He came up to me after the meeting, as we were all folding up the metal chairs and placing them on the racks in the back of the room. After the usual pleasantries he got down to it.
"I have a resentment against this meeting." He said.
"Okay." I said. I have a very small service commitment at the meeting, but I knew that's not why he was telling me this. He stood there, waiting for me to ask about his resentment, but I am way too wily an old fox to be suckered in that easily. The silence played out and I looked at him with what I hoped was an expression of pleasant patience (but for all I know made me look like I had gas.)
"Do you want to know what my resentment is?" He finally asked.
"Well," I said, "Alcoholics Anonymous suggests you write your resentments out in an inventory."
That certainly wasn't the answer he was looking for. And that wasn't why he was telling me this.
"Yeah, but my resentment is..." and he went on to tell me his resentment anyway.
"Okay," I said, "AA suggests that you write your resentment out in an inventory, then you can take a look at your part in it before doing anything about it."
"But I'm telling you my resentment."
"Yes, I know. But what AA suggests you do is write out your resentment in an inventory."
"But I'm telling you so that you can..." and he outlined the course
of action he wanted me to do about his resentment. For that was why he
was telling me about his resentment.
"Have you ever done a four column inventory?" I asked
"Yes, yes ... " he waived his hand dismissively. "But I'm telling you about it."
"Yes. I know. I'm standing right here." This dry jibe sailed right over his head, so focused on delegating his resentment and what he wanted done about it over to me. "But what AA suggests you do is write your resentments out in a four column inventory, to get clarity on the who and the what -- and then you can look at your part in it." And then you can see that it's you who has to do something about it, I added to myself.
This wasn't going the way he wanted at all, and his frustration began to rise, masked by a gigantic smile worthy of any glad-handing politico on the campaign trail.
I won't detail the rest of our circular conversation, but it will surprise no one reading this that I am not going to be doing anything about his resentment, and it is a sucker bet to think he went off to write out a mini-inventory and actually possibly learn something about what was running him in this.
But here's the thing. This gentleman is a semi-regular at one of the meetings I think of as my Home Group (to the new kids, your "Home Group" is a casual designation one makes about a meeting, equal parts affection and commitment. I, greedy so-and-so that I am, have decided that I can have as many Home Groups as I want, so I have three. I am, after all, the man who, when a child, was told the expression "You can't have your cake and eat it too" responded with a tart, "Well then, bake two cakes." But as usual, I digress.)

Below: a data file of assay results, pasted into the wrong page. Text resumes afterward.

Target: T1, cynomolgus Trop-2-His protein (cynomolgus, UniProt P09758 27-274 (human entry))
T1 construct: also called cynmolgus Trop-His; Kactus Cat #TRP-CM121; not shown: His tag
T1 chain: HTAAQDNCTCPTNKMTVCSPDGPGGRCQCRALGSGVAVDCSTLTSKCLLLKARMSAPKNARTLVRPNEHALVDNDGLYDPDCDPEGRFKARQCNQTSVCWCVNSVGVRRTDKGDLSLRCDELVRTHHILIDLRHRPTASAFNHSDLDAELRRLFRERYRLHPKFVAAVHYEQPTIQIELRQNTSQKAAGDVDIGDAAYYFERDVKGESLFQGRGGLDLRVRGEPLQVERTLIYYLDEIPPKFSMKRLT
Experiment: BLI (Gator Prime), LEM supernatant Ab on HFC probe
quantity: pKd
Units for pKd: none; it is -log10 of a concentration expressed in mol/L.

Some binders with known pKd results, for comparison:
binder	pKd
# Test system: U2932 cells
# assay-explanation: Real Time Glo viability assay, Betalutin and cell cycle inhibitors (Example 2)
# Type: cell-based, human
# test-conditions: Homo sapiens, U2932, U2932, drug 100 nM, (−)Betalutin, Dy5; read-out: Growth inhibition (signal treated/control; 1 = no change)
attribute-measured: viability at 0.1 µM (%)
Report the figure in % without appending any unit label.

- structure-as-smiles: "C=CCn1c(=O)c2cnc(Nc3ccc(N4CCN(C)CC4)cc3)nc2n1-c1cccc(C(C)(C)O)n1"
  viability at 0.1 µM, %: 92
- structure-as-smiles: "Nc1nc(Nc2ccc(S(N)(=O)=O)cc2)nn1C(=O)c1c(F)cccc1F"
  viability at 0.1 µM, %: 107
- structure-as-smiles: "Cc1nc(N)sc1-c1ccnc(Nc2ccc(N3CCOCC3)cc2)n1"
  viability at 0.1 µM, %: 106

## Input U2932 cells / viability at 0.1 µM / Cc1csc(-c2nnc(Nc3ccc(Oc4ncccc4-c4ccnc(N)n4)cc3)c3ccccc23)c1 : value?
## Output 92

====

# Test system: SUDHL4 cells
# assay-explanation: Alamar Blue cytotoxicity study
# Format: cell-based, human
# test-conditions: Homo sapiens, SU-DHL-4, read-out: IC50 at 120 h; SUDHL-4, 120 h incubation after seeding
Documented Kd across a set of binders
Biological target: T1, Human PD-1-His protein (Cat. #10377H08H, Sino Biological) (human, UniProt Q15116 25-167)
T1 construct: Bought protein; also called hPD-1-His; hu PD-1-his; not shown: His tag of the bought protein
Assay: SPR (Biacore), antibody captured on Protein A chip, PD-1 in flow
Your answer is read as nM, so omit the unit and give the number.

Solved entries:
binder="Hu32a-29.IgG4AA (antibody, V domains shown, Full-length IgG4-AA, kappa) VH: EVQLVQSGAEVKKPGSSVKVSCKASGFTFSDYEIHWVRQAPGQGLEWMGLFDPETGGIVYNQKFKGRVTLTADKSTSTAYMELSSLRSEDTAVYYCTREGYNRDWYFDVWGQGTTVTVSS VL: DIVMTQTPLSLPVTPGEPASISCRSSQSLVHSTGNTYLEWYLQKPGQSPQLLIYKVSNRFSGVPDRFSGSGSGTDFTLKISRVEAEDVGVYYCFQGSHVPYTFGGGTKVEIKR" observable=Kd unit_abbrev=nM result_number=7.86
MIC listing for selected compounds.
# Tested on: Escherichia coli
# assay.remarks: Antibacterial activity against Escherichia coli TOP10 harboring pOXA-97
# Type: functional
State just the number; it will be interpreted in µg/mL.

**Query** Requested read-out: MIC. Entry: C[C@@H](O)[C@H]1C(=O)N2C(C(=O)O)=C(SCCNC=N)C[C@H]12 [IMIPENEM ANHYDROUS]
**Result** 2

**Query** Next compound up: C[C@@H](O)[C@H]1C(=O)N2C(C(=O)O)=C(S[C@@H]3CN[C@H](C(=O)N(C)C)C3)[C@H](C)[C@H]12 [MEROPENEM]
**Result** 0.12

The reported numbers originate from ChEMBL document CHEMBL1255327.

And this gentleman has been coming to AA for many years now, and is, yet again, in his "first" thirty days or so. He has a very difficult time with relapse.
All the way home from the meeting my mind has been turning the conversation he and I
had over and over, worrying at it like you do with your tongue when you
have that bit of food stuck between your teeth. There was something
there that I wasn't seeing ...
And it hit me, not moments ago, in one of those grand, cliche,
light bulb inspirations: The dismissive hand wave when I asked him about
having written an inventory before. I am not going so far as to say
that he did not actually ever write one, but the way the suggestion was treated, it
struck me just now that he doesn't see any value in it. That is to
say, he doesn't believe it will actually accomplish anything worthwhile
-- he doesn't believe writing an inventory will work.
And maybe that's a key element in his relapse cycle ... because believing that the Steps, suggestions though they are, can help you, while not required, is perhaps the essence of the Second Step.
If Step One, to paraphrase very broadly, is "Drinking has me beaten, and it has ruined/is ruining my life" then Step Two could be, at heart, "But I believe that doing these Steps, trying what AA suggests, will help me." (And then of course Step Three, to complete my paraphrase trifecta, would be something like "So I have decided to do them.")
I think the 12 Steps can work if you don't believe in them at first, but eventually... you come to believe, yes?
So ... and I'm connecting these dots almost as I type this ... maybe for some people who are deeply chronic relapsers, part of why they cannot stay sober is not that they are stuck at the First Step, but that they are somehow stuck, through a kind of lack of belief in the process, at the Second.
Of course, if you're brand brand new to AA, I know in my heart that the process will work for you whether you believe or not -- that is to say, don't worry about understanding the process or let some intangible belief criteria stand in the way of actually doing the Steps. This is more about those tragic and challenging people who blessedly (and often very bravely) keep coming back but are unable to stay sober.
IF I am right in this instance, now the question becomes ... do I invite him out for coffee and share this line of thought with him in an effort to be helpful, or do I just sit back and see if the Universe offers me a cue.